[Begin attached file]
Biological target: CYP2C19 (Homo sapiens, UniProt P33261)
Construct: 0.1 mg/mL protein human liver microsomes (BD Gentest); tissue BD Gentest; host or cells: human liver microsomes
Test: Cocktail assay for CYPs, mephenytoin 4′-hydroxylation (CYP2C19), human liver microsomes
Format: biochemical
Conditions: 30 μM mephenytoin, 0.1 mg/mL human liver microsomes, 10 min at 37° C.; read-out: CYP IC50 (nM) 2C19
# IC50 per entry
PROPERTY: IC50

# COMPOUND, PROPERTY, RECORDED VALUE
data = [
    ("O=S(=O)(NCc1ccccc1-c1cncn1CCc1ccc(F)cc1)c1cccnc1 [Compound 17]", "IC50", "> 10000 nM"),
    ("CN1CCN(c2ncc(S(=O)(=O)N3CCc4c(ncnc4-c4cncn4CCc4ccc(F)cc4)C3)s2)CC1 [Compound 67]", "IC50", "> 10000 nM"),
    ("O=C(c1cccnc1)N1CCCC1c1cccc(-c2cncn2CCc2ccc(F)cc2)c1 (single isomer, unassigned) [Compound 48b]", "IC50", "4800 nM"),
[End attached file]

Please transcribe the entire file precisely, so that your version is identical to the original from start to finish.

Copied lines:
Biological target: CYP2C19 (Homo sapiens, UniProt P33261)
Construct: 0.1 mg/mL protein human liver microsomes (BD Gentest); tissue BD Gentest; host or cells: human liver microsomes
Test: Cocktail assay for CYPs, mephenytoin 4′-hydroxylation (CYP2C19), human liver microsomes
Format: biochemical
Conditions: 30 μM mephenytoin, 0.1 mg/mL human liver microsomes, 10 min at 37° C.; read-out: CYP IC50 (nM) 2C19
# IC50 per entry
PROPERTY: IC50

# COMPOUND, PROPERTY, RECORDED VALUE
data = [
    ("O=S(=O)(NCc1ccccc1-c1cncn1CCc1ccc(F)cc1)c1cccnc1 [Compound 17]", "IC50", "> 10000 nM"),
    ("CN1CCN(c2ncc(S(=O)(=O)N3CCc4c(ncnc4-c4cncn4CCc4ccc(F)cc4)C3)s2)CC1 [Compound 67]", "IC50", "> 10000 nM"),
    ("O=C(c1cccnc1)N1CCCC1c1cccc(-c2cncn2CCc2ccc(F)cc2)c1 (single isomer, unassigned) [Compound 48b]", "IC50", "4800 nM"),